02/02/12 7:00am
02/02/2012 7:00 AM

As the mother of Caroline Serva, I would like to answer the question that was posed on the cover of the Jan. 26 News-Review: “Is there hope for these families?” Yes. Unequivocally and without hesitation, yes, there is hope for these families. There is hope for my family because, like it or not, hope is not something anyone can take away from you.

Now, I have some questions of my own for our local political leaders and the administrators of the multiple hospitals we have here on Long Island. How, for the past 20-plus years, have you somehow convinced yourselves that it is OK to do nothing for these very fragile and beautiful children? How do you turn your back on the neediest children in your very own communities and their families? Children who know nothing but love and have fought so very hard to be here? Precious children who deserve far better than what they are receiving from the very towns and counties they were born in.

The article states that, according to local politicians and hospital administrators, the issue “will not be easy to resolve, since the program’s potential cost, as well as other, more pressing medical needs in the area, are pushing it to the back burner.” What are the other, more pressing medical needs? What is more pressing than a child’s life? What medical need is greater than a 21-month-old baby who has fought for every breath? A baby who continues to fight in the face of adversity and brings nothing but joy to her family, who lives two hours away from the hospital that cares for her because there is no other option on Long Island? This is a baby who in 21 months has endured more than most of us will in our lifetime. Please, I invite these officials to come into my home and sit face-to-face with me and tell me about the other, more pressing medical needs in our area.

They talk endlessly about the “cost” of a long-term care facility and, as insulting and painful as it is to hear, I hear them loud and clear: You are telling me my child is not worth the cost. You are telling me that in one of the wealthiest counties in our country the hospitals decide who is worth caring for and who is not.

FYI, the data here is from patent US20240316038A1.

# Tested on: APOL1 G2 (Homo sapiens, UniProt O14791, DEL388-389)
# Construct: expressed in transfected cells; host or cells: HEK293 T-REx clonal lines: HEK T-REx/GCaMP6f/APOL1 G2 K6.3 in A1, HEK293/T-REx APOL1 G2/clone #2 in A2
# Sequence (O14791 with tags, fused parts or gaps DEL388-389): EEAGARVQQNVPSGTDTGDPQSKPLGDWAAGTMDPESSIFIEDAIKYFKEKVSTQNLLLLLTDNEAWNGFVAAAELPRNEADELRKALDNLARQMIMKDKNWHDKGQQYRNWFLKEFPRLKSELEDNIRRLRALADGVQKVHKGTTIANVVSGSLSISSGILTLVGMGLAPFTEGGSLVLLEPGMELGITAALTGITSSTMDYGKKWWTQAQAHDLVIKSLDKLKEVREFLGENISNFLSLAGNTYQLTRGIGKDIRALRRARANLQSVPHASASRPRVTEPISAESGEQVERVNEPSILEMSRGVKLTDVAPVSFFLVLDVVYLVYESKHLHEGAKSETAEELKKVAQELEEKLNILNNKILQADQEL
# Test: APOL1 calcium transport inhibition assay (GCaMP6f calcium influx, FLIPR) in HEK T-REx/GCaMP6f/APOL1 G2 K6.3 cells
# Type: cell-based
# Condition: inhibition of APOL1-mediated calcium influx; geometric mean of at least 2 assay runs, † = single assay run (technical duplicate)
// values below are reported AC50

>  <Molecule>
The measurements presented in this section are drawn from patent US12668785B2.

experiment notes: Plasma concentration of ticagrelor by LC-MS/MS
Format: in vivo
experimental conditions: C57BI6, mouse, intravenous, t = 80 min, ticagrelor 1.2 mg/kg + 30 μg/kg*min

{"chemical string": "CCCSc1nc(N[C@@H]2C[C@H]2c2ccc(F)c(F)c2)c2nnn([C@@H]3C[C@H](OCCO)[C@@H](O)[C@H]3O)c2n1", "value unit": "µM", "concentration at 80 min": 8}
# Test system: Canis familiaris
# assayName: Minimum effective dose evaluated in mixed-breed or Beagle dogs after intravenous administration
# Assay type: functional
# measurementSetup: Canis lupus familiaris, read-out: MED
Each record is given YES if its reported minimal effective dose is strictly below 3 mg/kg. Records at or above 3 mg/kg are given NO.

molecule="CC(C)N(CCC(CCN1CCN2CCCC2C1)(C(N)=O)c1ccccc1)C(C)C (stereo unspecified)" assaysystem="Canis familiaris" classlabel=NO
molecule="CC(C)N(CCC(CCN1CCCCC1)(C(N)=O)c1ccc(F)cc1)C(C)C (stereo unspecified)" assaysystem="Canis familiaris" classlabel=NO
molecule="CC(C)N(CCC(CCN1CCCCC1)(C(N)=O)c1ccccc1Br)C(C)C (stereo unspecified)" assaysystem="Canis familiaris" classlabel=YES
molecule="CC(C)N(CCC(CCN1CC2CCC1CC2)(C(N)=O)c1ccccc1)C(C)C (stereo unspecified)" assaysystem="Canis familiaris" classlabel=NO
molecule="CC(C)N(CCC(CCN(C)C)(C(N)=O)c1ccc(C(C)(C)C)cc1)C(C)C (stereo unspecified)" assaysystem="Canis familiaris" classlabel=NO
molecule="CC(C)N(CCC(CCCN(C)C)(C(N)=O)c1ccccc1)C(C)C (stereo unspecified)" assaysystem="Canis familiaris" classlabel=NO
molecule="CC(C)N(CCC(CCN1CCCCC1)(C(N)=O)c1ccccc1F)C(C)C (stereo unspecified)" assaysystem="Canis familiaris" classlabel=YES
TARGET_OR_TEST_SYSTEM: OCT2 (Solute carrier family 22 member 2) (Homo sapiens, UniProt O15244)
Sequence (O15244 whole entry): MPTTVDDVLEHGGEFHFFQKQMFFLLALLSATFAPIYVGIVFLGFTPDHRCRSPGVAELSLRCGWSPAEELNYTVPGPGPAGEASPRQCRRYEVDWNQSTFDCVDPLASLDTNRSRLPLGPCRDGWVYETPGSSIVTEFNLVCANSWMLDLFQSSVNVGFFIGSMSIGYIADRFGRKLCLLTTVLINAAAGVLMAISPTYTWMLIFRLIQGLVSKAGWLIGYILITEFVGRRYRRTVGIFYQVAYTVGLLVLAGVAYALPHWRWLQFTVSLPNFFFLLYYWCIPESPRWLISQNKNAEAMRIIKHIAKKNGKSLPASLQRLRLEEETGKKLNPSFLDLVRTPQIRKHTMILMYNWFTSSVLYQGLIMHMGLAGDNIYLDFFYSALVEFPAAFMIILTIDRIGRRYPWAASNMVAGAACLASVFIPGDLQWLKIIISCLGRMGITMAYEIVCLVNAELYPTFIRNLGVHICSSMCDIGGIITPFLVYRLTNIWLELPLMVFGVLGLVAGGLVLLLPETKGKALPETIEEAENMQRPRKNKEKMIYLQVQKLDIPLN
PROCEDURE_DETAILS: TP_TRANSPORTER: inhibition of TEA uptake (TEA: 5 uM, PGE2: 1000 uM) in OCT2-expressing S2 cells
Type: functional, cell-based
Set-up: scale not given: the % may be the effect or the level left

And — taxpayers, pay attention — for all of you who even remotely believe that a long-term care facility on Long Island would in any way be an impossibility due to our economic climate or a detriment to our state’s budget, consider this: The state of New York is paying other states to care for medically fragile children. Yes, money that could be used here to fund a long-term care facility on Long Island is currently spent anyway, being paid to out-of-state facilities for the care of these delicate children. The more delicate the child and more serious the medical condition, the harder families like mine are pressed to find a facility out of state.

And we have been pressed. Fortunately, we have said, “Not this time.” Fortunately, this has only increased our determination and resolve to fix this gaping hole in our health care system on Long Island. A two-hour drive to Blythedale Children’s Hospital is far enough. We have promised our beautiful daughter to fight tirelessly and without pause until she is back on Long Island, surrounded by her family and friends. Because, unlike local hospital administrators, we know she is worth every battle.

In her short lifetime, Caroline has touched so many people. On the days I am not able to be with her, I lie awake and picture her beautiful smile, I see her turning her pretty face to the sound of my voice and I pray. I dream of the day Caroline is back on Long Island because, like all parents, I believe there is no one more deserving than my little girl.

We are urging our fellow Long Islanders to contact local political leaders, hospital administrators and anyone in a position who can help. By pressing our health care system to take a stand and fill this void we hope to bring these children home. Something needs to be done.  Yesterday is too late. For more information on Caroline, please visit bringcarolinehome.com.

11/10/11 4:00am
11/10/2011 4:00 AM

It was, admittedly, a clever play on words.

“Occupy Wall Street animals go wild …ZOO-COTTI!” trumpeted the cover headline of last Friday’s New York Post. The headline referenced a story inside about a brawl between two men — “wackos” the paper called them — encamped at their lower Manhattan protest site.

“This is the new face of Zuccotti Park!” the story began before recounting the details of the fight and enumerating the (totally justified) complaints of nearby residents about the megaphones, incessant drumming, graffiti and public urination that have accompanied the seven-week-old protest.

But if there was anything good about this display of direct democracy — which has been emulated around the world — the Post wasn’t telling you.

What a shame.

I visited the park last week and circulated for three hours among the dozens of tents crowding the site, which covers a city block and is about three-fifths the size of a football field. There, amid the occasional whiff of human waste and the occasional sophomoric sign (“Prosecute Ben Bernanke for TREASON”), the protesters I met spoke impressively on some of the most pressing issues of our time.